Assessment 1 – Listening and Reading

Assessment 2 – Speaking and Writing

Assessment 3 – Listening, Speaking, Reading and Writing

Key Stage Four

Regular vocabulary learning is encouraged, and all vocabulary lists are available online and from school. Vocabulary testing will involve translation of phrases from and to the target language.

Pupils will be assessed formally as part of the school’s timetabled assessment windows. Assessments will be set following the AQA exam style questions or past papers.

A variety of jobs require you to be able to communicate in one or more languages. The obvious examples are the jobs of translator and interpreter, but there are many more. Some jobs need you to be completely fluent while, for others, it’s enough to be able to hold a basic conversation. Entry requirements vary from GCSEs to postgraduate qualifications.

Some of the main career opportunities that require language skills are described below:

  • Linguists
  • Interpreters and translators
  • Teachers

Using Languages

As tourists, and even in business, we often rely on people from other countries communicating with us in English. However, developing our foreign language skills can benefit us as individuals, as well as helping the UK conduct trade with the rest of the world.

Here are some ideas of jobs offering opportunities for using languages. They certainly aren’t the only ones.

  • Public sector
  • Librarianship and information science
  • Travel and tourism
  • Hospitality and catering
  • Media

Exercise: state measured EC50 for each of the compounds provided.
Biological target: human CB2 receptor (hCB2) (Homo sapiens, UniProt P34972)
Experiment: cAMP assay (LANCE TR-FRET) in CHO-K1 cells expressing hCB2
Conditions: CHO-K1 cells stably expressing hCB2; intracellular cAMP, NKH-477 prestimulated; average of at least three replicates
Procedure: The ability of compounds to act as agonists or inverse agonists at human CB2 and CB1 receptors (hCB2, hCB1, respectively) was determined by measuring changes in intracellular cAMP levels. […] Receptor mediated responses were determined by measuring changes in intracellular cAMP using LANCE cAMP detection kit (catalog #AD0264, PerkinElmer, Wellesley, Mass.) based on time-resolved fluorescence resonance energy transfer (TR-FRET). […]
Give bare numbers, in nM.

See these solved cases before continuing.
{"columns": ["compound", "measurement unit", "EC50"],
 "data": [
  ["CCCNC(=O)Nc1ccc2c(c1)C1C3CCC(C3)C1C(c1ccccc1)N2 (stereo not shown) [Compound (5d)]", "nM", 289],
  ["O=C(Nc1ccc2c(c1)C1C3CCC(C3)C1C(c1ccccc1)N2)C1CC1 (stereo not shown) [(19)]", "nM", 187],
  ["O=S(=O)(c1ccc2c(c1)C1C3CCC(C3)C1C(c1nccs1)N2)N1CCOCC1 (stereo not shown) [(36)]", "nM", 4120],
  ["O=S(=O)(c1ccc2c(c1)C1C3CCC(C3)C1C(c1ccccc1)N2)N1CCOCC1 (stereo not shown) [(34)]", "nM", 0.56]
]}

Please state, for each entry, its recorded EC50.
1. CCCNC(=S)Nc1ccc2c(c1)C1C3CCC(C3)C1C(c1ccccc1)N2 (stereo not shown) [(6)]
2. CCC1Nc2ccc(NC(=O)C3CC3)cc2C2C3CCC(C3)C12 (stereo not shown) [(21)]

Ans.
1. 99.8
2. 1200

• Law, insurance, accountancy etc
  • Industry and commerce

Working hard at studying a language you develop your communication skills in general, and, if you have spent time studying abroad, you will also have gained independence, flexibility and organisational skills – all qualities that employers value.

With good language skills, you can widen your search for work across Europe. As a UK citizen you have the right to work in any of the member states of the European Economic Area (EEA) and many qualifications gained in the UK are recognised by European employers. For example, qualifications in accountancy, engineering, teaching, nursing, construction trades and so on, are likely to be recognised.

Many UK companies have commercial links with Europe and beyond, and many multinational firms have bases in Britain. So, as the workplace becomes more global, more people can expect to travel abroad as part of their job and the ability to speak another language would be most advantageous.

People who can communicate in languages such as Russian, Japanese, Mandarin and Arabic are needed as well as European languages.

Languages skills often enhance other skills such as secretarial, administrative or customer services, or professional and technical skills such as marketing, journalism or engineering. There are many areas of work in which languages can be a real asset.